Rapid altitude drop threw unbelted passengers on Singapore flight: report

A sudden 54-metre altitude drop caused unbelted passengers on a Singapore Airlines flight hit by deadly turbulence to be thrown violently inside the cabin, causing injuries, the transport ministry said Wednesday.

One person died and several other passengers and crew onboard flight SQ321 from London suffered skull, brain and spine injuries during last week’s terrifying high-altitude ordeal.

The pilots diverted the Singapore-bound Boeing 777-300ER carrying 211 passengers and 18 crew to Bangkok, where the injured were taken to hospitals.

The transport ministry said in a statement on Wednesday that the aircraft experienced a “rapid change” in gravitational force, or G-force, while the plane was passing over the south of Myanmar, citing a preliminary report by Singapore’s Transport Safety Investigation Bureau (TSIB).

The ministry said that “vertical acceleration” decreased from positive 1.35G to negative 1.5G within 0.6 seconds, likely resulting “in the occupants who were not belted up to become airborne”.

Vertical acceleration again changed from negative 1.5G to positive 1.5G within 4.0 seconds and “this likely resulted in the occupants who were airborne to fall back down”, it added.

“The rapid changes in G over the 4.6 sec duration resulted in an altitude drop of 178 ft, from 37,362 ft to 37,184 ft,” according to the statement.

“This sequence of events likely caused the injuries to the crew and passengers.”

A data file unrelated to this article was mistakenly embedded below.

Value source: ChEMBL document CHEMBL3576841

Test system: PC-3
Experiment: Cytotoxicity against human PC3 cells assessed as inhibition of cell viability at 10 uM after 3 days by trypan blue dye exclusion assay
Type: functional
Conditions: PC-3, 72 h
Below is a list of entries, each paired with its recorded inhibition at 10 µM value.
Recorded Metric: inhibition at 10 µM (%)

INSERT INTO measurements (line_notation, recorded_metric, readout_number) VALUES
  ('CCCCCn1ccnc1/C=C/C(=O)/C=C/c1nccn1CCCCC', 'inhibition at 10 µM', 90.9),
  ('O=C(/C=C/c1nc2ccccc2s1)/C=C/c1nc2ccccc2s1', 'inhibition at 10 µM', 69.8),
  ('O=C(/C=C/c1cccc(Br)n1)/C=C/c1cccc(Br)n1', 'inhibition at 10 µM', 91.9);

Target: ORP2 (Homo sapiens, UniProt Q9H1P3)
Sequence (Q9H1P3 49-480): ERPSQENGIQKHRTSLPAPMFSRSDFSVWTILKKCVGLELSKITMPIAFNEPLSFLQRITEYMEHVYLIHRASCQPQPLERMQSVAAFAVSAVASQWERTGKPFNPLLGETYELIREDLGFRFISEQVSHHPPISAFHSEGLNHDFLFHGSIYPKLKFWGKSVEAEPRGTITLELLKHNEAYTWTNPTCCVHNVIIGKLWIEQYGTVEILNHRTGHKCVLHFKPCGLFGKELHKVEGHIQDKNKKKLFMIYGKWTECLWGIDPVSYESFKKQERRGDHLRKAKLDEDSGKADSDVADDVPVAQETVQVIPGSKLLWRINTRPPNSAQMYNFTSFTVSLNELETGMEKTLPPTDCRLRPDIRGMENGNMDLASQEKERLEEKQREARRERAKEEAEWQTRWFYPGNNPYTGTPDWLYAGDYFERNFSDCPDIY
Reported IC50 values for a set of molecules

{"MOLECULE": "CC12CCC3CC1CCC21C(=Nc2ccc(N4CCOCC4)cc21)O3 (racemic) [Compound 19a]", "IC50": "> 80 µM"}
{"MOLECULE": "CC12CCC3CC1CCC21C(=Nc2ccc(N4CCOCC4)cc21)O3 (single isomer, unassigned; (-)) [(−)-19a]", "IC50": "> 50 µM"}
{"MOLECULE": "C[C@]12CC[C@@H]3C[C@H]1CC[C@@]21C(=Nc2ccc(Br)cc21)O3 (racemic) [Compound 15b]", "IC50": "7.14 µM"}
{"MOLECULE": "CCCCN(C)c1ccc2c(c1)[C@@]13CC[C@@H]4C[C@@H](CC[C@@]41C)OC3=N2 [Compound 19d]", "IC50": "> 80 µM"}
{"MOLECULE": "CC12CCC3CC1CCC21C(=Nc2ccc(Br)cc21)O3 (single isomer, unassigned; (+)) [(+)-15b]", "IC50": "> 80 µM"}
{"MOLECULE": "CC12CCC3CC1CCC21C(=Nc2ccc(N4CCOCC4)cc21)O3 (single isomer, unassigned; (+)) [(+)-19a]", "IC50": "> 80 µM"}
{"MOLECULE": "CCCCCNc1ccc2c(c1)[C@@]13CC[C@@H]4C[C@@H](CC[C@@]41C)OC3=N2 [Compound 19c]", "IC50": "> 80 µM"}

The transport ministry said the early report was based on data taken from the plane’s flight data recorder and cockpit voice recorder.

The investigation team included experts from the TSIB, the US National Transportation Safety Board, the US Federal Aviation Administration and the plane’s manufacturer Boeing.

The plane initially experienced slight vibration which resulted in an “uncommanded increase in aircraft altitude” from 37,000 feet to 37,362 feet before the autopilot pitched the plane downward to its original altitude.

The pilots also observed an “uncommanded increase in airspeed” which they slowed.

While managing the speed, a pilot was heard calling out that the fasten-seat-belt sign had been turned on, according to the ministry.

The “uncommanded” increases in altitude and airspeed were most likely caused by an “updraft”, or the upward movement of air, it said.

The ministry statement did not mention the plane plunging 1,800 metres (6,000 feet) in just a few minutes which was shown on flight tracking data.

Singapore Airlines said in a statement on Wednesday that 42 passengers from the flight were still in Bangkok, including 26 in hospital.

The airline also said it was cooperating in the investigation.

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